Sunday, February 28, 2010

Enhancing the Patient Experience of Care - The Difference Between Good and Great

What makes a really great physician? Is it their vast medical knowledge, technical skill, reputation or years of experience? Is it the medical school or residency program, the number of certifications received or the number of patients cared for?

Although these tangible things are important and help patients define basic standards for choosing a physician, they are only partial ingredients in determining what makes a physician great.

Both the beauty and the challenge for physicians in perfecting the art of medicine lies in learning how to combine our tangible medical assets and accomplishments with the intangible. That intangible part of care revolves around creating a relationship and environment where a patient feels a true sense of being cared for.

It is clear why this intangible component is so important. A patient’s recovery depends on both the medical skill of the physician-led medical team, as well as the role the patient plays in recovery. If patients are not compliant and motivated to be on the same team as caregivers, the outcome of care will certainly be suboptimal. What motivates patients to be a compliant part of their care team depends heavily on how well they relate to their physician, and how well their physician communicates an understandable game plan.

Certain factors are essential for establishing the kind of critical collaboration key to ensuring a patient feels well cared for. Physicians must make the time to stop, to listen and to hear their patients’ concerns. Studies and surveys show that physicians are most effective when they sit down at the bedside to answer questions, express their own concerns for the best outcome and convey how they will facilitate a clear coordinated plan. These simple actions will greatly enhance patient compliance and magnify, 6the physician’s healing power. In addition, these actions derail any adversarial tendencies and lead to a decrease in litigation, instead, increasing patient satisfaction, retention and referrals.

Many times patients convey a sense of relief and gratitude to their physician that promotes a healing environment more satisfying for all, including the physician. Physicians who foster these types of relationships with their patients report feeling a heightened sense of connection, recognition and purpose, which helps soften the harsh realities of healthcare today.

One of a medical staff leaderships' goals is often to improve patient satisfaction with physicians during the hospital stay. This is measured through the HCAPS (Health Care Consumer Assessment of Providers and System) survey reported to CMS that asks patients to rate their relationship with doctors in the following four areas:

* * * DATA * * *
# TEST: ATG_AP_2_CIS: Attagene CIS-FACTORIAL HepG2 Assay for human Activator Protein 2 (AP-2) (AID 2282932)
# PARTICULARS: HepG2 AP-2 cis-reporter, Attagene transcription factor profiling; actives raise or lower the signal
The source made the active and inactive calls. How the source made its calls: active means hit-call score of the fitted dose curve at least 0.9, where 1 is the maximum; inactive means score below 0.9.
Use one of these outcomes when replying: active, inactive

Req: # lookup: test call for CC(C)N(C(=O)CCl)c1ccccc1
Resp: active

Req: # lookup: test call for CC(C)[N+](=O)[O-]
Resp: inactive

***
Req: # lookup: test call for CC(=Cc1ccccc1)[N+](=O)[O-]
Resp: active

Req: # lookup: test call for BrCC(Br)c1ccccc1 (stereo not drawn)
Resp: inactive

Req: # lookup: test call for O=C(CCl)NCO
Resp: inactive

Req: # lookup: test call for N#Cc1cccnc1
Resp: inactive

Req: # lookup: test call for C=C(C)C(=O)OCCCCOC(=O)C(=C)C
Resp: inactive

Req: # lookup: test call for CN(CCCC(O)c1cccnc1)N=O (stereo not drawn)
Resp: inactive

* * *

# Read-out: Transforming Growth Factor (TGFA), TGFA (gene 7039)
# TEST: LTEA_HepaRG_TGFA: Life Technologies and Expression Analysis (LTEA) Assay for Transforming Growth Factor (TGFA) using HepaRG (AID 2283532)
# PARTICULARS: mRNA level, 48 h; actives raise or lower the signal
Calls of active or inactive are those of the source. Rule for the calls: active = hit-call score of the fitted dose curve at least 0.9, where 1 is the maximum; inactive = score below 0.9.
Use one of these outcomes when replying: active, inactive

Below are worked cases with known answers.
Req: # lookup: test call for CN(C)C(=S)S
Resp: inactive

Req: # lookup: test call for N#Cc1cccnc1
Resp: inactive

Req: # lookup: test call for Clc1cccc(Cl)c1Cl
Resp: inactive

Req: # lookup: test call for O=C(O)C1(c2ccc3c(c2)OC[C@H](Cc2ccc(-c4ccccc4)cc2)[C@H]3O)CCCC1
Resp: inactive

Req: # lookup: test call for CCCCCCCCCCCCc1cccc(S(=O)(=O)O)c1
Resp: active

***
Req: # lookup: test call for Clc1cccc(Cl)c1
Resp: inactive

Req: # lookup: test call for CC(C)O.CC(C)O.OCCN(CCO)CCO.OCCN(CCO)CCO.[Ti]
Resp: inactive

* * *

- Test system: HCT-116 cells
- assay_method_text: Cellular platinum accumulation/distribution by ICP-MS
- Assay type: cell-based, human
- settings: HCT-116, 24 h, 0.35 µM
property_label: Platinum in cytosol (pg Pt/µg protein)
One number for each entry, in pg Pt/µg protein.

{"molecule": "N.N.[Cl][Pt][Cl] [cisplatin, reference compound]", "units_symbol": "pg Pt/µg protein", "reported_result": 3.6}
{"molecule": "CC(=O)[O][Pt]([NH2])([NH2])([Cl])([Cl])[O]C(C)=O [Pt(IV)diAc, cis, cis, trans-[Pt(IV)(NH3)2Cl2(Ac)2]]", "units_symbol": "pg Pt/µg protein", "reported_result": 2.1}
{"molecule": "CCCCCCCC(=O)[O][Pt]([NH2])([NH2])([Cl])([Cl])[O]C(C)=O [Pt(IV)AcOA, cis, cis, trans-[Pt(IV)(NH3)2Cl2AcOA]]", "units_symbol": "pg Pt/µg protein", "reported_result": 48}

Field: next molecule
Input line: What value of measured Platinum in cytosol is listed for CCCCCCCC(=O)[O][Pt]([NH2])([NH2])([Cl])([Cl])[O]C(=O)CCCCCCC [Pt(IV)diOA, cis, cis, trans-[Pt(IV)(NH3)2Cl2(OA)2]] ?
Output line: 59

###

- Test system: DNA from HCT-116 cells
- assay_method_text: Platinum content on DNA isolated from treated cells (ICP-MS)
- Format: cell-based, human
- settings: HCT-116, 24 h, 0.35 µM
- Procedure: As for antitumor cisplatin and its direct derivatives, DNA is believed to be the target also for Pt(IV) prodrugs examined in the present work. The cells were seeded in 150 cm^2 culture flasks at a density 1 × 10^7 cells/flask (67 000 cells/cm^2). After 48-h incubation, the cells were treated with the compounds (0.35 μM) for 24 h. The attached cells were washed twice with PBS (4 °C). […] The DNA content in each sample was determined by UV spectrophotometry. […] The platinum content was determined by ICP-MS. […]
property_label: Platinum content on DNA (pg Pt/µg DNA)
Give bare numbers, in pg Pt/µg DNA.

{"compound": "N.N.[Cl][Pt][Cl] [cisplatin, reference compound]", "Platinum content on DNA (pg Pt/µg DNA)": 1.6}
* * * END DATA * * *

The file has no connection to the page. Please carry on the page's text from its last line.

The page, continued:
Communication with doctors
•Doctors treat with courtesy and respect
•Doctors listen carefully to you
•Doctors explain in a way you understand
The desired answer is a positive answer of “Always” to all questions.

These questions may seem simple but getting an "Always" answer when multiple physicians are involved can be difficult. Regardless of this, when we truly treat patients from our hearts and remember that we went into medicine to have a genuine impact on our patient's health and well being we will get much closer to our ultimate success. Regards, Barb Loeb

Monday, December 21, 2009

TRANSFORMING OUR OWN CORNER OF THE WORLD

We all have a corner of the world that we can transform. Every day, as physicians, we have the opportunity to have a significant impact on the lives of our patients. This has been my focus for the last 26 years in medical practice. Four years ago when I told my husband that I wanted to run for Medical Staff President he asked me, “Why?” I told him beyond my usual work, I wanted to have the opportunity to do something new and creative that would inspire me. I wanted to serve in a role that could help make the hospital a better place for our physicians and their patients. I realized that this also included creating great relationships with nurses, staff and administration, where we all would be a collaborative team. With the partnership of our medical staff, nursing staff and proactive administration we have been able to do exactly that. Advocate Good Samaritan Hospital has not only won numerous awards but it has become an increasingly